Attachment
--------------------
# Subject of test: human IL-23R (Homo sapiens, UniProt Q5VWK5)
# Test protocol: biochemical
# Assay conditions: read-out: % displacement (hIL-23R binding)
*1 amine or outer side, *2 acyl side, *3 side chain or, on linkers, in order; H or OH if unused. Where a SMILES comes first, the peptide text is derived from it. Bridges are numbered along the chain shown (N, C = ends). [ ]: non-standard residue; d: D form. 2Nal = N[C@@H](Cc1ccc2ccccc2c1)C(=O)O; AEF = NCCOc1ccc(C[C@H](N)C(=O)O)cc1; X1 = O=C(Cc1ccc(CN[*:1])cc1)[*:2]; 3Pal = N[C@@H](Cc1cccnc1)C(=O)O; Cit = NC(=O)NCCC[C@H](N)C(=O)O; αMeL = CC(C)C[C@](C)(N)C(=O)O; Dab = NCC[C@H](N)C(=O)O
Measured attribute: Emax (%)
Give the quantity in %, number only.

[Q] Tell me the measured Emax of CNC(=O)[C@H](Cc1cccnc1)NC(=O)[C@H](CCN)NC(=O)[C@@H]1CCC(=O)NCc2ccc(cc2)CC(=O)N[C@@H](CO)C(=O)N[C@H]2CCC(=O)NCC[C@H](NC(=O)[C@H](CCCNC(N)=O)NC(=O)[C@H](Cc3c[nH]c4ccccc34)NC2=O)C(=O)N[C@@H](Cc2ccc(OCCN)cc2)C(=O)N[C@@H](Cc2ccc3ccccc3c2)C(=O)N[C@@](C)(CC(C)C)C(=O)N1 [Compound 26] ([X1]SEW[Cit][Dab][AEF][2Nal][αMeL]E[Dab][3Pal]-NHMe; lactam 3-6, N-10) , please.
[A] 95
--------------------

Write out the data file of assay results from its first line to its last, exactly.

# Subject of test: human IL-23R (Homo sapiens, UniProt Q5VWK5)
# Test protocol: biochemical
# Assay conditions: read-out: % displacement (hIL-23R binding)
*1 amine or outer side, *2 acyl side, *3 side chain or, on linkers, in order; H or OH if unused. Where a SMILES comes first, the peptide text is derived from it. Bridges are numbered along the chain shown (N, C = ends). [ ]: non-standard residue; d: D form. 2Nal = N[C@@H](Cc1ccc2ccccc2c1)C(=O)O; AEF = NCCOc1ccc(C[C@H](N)C(=O)O)cc1; X1 = O=C(Cc1ccc(CN[*:1])cc1)[*:2]; 3Pal = N[C@@H](Cc1cccnc1)C(=O)O; Cit = NC(=O)NCCC[C@H](N)C(=O)O; αMeL = CC(C)C[C@](C)(N)C(=O)O; Dab = NCC[C@H](N)C(=O)O
Measured attribute: Emax (%)
Give the quantity in %, number only.

[Q] Tell me the measured Emax of CNC(=O)[C@H](Cc1cccnc1)NC(=O)[C@H](CCN)NC(=O)[C@@H]1CCC(=O)NCc2ccc(cc2)CC(=O)N[C@@H](CO)C(=O)N[C@H]2CCC(=O)NCC[C@H](NC(=O)[C@H](CCCNC(N)=O)NC(=O)[C@H](Cc3c[nH]c4ccccc34)NC2=O)C(=O)N[C@@H](Cc2ccc(OCCN)cc2)C(=O)N[C@@H](Cc2ccc3ccccc3c2)C(=O)N[C@@](C)(CC(C)C)C(=O)N1 [Compound 26] ([X1]SEW[Cit][Dab][AEF][2Nal][αMeL]E[Dab][3Pal]-NHMe; lactam 3-6, N-10) , please.
[A] 95